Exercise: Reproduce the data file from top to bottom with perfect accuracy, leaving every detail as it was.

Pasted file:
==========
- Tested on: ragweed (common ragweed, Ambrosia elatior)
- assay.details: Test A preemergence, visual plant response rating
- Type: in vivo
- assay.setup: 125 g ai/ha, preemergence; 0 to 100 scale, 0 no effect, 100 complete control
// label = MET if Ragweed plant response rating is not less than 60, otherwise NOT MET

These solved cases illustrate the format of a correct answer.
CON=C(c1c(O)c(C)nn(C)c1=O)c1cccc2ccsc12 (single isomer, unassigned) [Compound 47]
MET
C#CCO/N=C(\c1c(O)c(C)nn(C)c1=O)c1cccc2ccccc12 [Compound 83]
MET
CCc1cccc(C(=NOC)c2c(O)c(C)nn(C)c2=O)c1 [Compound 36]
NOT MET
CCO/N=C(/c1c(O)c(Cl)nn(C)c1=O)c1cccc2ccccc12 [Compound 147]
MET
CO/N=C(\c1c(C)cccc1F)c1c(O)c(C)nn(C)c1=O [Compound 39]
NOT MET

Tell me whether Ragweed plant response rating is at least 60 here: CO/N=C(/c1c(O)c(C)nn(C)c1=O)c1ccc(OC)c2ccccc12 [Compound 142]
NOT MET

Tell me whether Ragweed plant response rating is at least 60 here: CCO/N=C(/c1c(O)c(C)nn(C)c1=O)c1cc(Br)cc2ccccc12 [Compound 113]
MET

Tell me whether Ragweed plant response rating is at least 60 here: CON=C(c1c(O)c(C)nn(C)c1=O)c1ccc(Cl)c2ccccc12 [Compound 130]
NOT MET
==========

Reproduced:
- Tested on: ragweed (common ragweed, Ambrosia elatior)
- assay.details: Test A preemergence, visual plant response rating
- Type: in vivo
- assay.setup: 125 g ai/ha, preemergence; 0 to 100 scale, 0 no effect, 100 complete control
// label = MET if Ragweed plant response rating is not less than 60, otherwise NOT MET

These solved cases illustrate the format of a correct answer.
CON=C(c1c(O)c(C)nn(C)c1=O)c1cccc2ccsc12 (single isomer, unassigned) [Compound 47]
MET
C#CCO/N=C(\c1c(O)c(C)nn(C)c1=O)c1cccc2ccccc12 [Compound 83]
MET
CCc1cccc(C(=NOC)c2c(O)c(C)nn(C)c2=O)c1 [Compound 36]
NOT MET
CCO/N=C(/c1c(O)c(Cl)nn(C)c1=O)c1cccc2ccccc12 [Compound 147]
MET
CO/N=C(\c1c(C)cccc1F)c1c(O)c(C)nn(C)c1=O [Compound 39]
NOT MET

Tell me whether Ragweed plant response rating is at least 60 here: CO/N=C(/c1c(O)c(C)nn(C)c1=O)c1ccc(OC)c2ccccc12 [Compound 142]
NOT MET

Tell me whether Ragweed plant response rating is at least 60 here: CCO/N=C(/c1c(O)c(C)nn(C)c1=O)c1cc(Br)cc2ccccc12 [Compound 113]
MET

Tell me whether Ragweed plant response rating is at least 60 here: CON=C(c1c(O)c(C)nn(C)c1=O)c1ccc(Cl)c2ccccc12 [Compound 130]
NOT MET